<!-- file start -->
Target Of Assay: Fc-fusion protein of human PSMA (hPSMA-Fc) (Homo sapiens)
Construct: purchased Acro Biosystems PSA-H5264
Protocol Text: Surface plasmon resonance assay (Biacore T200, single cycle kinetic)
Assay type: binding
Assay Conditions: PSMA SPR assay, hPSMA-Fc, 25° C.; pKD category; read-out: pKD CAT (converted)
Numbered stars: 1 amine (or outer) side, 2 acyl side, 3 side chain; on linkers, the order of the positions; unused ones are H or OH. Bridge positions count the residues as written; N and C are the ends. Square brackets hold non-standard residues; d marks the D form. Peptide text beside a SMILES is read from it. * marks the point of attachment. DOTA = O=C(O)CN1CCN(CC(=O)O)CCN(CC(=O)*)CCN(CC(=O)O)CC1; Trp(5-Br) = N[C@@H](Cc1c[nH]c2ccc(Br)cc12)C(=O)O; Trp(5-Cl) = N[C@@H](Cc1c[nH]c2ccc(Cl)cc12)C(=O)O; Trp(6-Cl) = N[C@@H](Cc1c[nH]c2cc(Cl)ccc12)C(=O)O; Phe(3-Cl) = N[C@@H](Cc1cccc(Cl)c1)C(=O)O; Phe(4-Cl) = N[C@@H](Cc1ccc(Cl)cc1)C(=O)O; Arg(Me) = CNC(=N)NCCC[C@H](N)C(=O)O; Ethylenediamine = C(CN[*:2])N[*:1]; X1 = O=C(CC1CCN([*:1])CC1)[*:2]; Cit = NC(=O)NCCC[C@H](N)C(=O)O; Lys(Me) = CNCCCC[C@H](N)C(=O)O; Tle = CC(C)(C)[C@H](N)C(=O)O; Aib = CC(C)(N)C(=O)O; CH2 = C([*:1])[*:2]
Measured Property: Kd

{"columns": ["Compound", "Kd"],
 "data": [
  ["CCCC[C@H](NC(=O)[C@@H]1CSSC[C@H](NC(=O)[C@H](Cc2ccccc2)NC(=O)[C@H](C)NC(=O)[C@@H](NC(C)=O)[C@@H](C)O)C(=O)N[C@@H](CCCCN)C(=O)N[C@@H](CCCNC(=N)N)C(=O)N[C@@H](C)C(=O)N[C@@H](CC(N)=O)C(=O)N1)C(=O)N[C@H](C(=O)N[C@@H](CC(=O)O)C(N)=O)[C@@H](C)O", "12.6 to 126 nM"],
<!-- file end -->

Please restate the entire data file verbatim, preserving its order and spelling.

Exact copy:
Target Of Assay: Fc-fusion protein of human PSMA (hPSMA-Fc) (Homo sapiens)
Construct: purchased Acro Biosystems PSA-H5264
Protocol Text: Surface plasmon resonance assay (Biacore T200, single cycle kinetic)
Assay type: binding
Assay Conditions: PSMA SPR assay, hPSMA-Fc, 25° C.; pKD category; read-out: pKD CAT (converted)
Numbered stars: 1 amine (or outer) side, 2 acyl side, 3 side chain; on linkers, the order of the positions; unused ones are H or OH. Bridge positions count the residues as written; N and C are the ends. Square brackets hold non-standard residues; d marks the D form. Peptide text beside a SMILES is read from it. * marks the point of attachment. DOTA = O=C(O)CN1CCN(CC(=O)O)CCN(CC(=O)*)CCN(CC(=O)O)CC1; Trp(5-Br) = N[C@@H](Cc1c[nH]c2ccc(Br)cc12)C(=O)O; Trp(5-Cl) = N[C@@H](Cc1c[nH]c2ccc(Cl)cc12)C(=O)O; Trp(6-Cl) = N[C@@H](Cc1c[nH]c2cc(Cl)ccc12)C(=O)O; Phe(3-Cl) = N[C@@H](Cc1cccc(Cl)c1)C(=O)O; Phe(4-Cl) = N[C@@H](Cc1ccc(Cl)cc1)C(=O)O; Arg(Me) = CNC(=N)NCCC[C@H](N)C(=O)O; Ethylenediamine = C(CN[*:2])N[*:1]; X1 = O=C(CC1CCN([*:1])CC1)[*:2]; Cit = NC(=O)NCCC[C@H](N)C(=O)O; Lys(Me) = CNCCCC[C@H](N)C(=O)O; Tle = CC(C)(C)[C@H](N)C(=O)O; Aib = CC(C)(N)C(=O)O; CH2 = C([*:1])[*:2]
Measured Property: Kd

{"columns": ["Compound", "Kd"],
 "data": [
  ["CCCC[C@H](NC(=O)[C@@H]1CSSC[C@H](NC(=O)[C@H](Cc2ccccc2)NC(=O)[C@H](C)NC(=O)[C@@H](NC(C)=O)[C@@H](C)O)C(=O)N[C@@H](CCCCN)C(=O)N[C@@H](CCCNC(=N)N)C(=O)N[C@@H](C)C(=O)N[C@@H](CC(N)=O)C(=O)N1)C(=O)N[C@H](C(=O)N[C@@H](CC(=O)O)C(N)=O)[C@@H](C)O", "12.6 to 126 nM"],